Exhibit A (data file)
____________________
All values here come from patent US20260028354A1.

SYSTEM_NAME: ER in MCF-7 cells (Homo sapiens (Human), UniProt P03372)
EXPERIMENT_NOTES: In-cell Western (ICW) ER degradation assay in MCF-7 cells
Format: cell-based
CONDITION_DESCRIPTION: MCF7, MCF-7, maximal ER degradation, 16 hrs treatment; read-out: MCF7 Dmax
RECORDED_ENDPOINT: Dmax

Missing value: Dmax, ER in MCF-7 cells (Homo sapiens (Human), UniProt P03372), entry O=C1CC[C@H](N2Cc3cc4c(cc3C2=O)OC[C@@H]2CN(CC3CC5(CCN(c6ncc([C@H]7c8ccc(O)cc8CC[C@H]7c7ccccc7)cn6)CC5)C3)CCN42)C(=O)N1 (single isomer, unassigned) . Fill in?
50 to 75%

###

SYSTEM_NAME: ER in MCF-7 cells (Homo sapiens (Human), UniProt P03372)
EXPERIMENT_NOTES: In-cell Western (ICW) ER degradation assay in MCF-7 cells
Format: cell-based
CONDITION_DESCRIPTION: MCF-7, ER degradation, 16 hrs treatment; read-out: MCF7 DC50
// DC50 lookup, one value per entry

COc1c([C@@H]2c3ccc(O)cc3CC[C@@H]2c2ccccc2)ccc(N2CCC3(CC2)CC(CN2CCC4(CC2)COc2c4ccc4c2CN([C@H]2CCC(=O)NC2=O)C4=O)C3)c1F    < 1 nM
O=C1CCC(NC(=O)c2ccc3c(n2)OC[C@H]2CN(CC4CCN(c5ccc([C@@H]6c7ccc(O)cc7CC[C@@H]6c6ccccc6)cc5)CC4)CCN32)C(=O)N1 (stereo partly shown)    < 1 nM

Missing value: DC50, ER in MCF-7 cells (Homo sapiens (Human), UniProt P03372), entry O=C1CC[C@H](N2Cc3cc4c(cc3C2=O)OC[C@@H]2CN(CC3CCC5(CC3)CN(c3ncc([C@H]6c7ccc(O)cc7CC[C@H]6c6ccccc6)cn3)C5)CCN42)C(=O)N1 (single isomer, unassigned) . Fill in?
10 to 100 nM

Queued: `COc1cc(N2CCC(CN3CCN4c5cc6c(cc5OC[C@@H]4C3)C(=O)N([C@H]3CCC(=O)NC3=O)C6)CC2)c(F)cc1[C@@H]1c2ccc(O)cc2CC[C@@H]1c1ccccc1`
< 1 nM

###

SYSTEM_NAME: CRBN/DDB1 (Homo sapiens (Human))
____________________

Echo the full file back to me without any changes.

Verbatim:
All values here come from patent US20260028354A1.

SYSTEM_NAME: ER in MCF-7 cells (Homo sapiens (Human), UniProt P03372)
EXPERIMENT_NOTES: In-cell Western (ICW) ER degradation assay in MCF-7 cells
Format: cell-based
CONDITION_DESCRIPTION: MCF7, MCF-7, maximal ER degradation, 16 hrs treatment; read-out: MCF7 Dmax
RECORDED_ENDPOINT: Dmax

Missing value: Dmax, ER in MCF-7 cells (Homo sapiens (Human), UniProt P03372), entry O=C1CC[C@H](N2Cc3cc4c(cc3C2=O)OC[C@@H]2CN(CC3CC5(CCN(c6ncc([C@H]7c8ccc(O)cc8CC[C@H]7c7ccccc7)cn6)CC5)C3)CCN42)C(=O)N1 (single isomer, unassigned) . Fill in?
50 to 75%

###

SYSTEM_NAME: ER in MCF-7 cells (Homo sapiens (Human), UniProt P03372)
EXPERIMENT_NOTES: In-cell Western (ICW) ER degradation assay in MCF-7 cells
Format: cell-based
CONDITION_DESCRIPTION: MCF-7, ER degradation, 16 hrs treatment; read-out: MCF7 DC50
// DC50 lookup, one value per entry

COc1c([C@@H]2c3ccc(O)cc3CC[C@@H]2c2ccccc2)ccc(N2CCC3(CC2)CC(CN2CCC4(CC2)COc2c4ccc4c2CN([C@H]2CCC(=O)NC2=O)C4=O)C3)c1F    < 1 nM
O=C1CCC(NC(=O)c2ccc3c(n2)OC[C@H]2CN(CC4CCN(c5ccc([C@@H]6c7ccc(O)cc7CC[C@@H]6c6ccccc6)cc5)CC4)CCN32)C(=O)N1 (stereo partly shown)    < 1 nM

Missing value: DC50, ER in MCF-7 cells (Homo sapiens (Human), UniProt P03372), entry O=C1CC[C@H](N2Cc3cc4c(cc3C2=O)OC[C@@H]2CN(CC3CCC5(CC3)CN(c3ncc([C@H]6c7ccc(O)cc7CC[C@H]6c6ccccc6)cn3)C5)CCN42)C(=O)N1 (single isomer, unassigned) . Fill in?
10 to 100 nM

Queued: `COc1cc(N2CCC(CN3CCN4c5cc6c(cc5OC[C@@H]4C3)C(=O)N([C@H]3CCC(=O)NC3=O)C6)CC2)c(F)cc1[C@@H]1c2ccc(O)cc2CC[C@@H]1c1ccccc1`
< 1 nM

###

SYSTEM_NAME: CRBN/DDB1 (Homo sapiens (Human))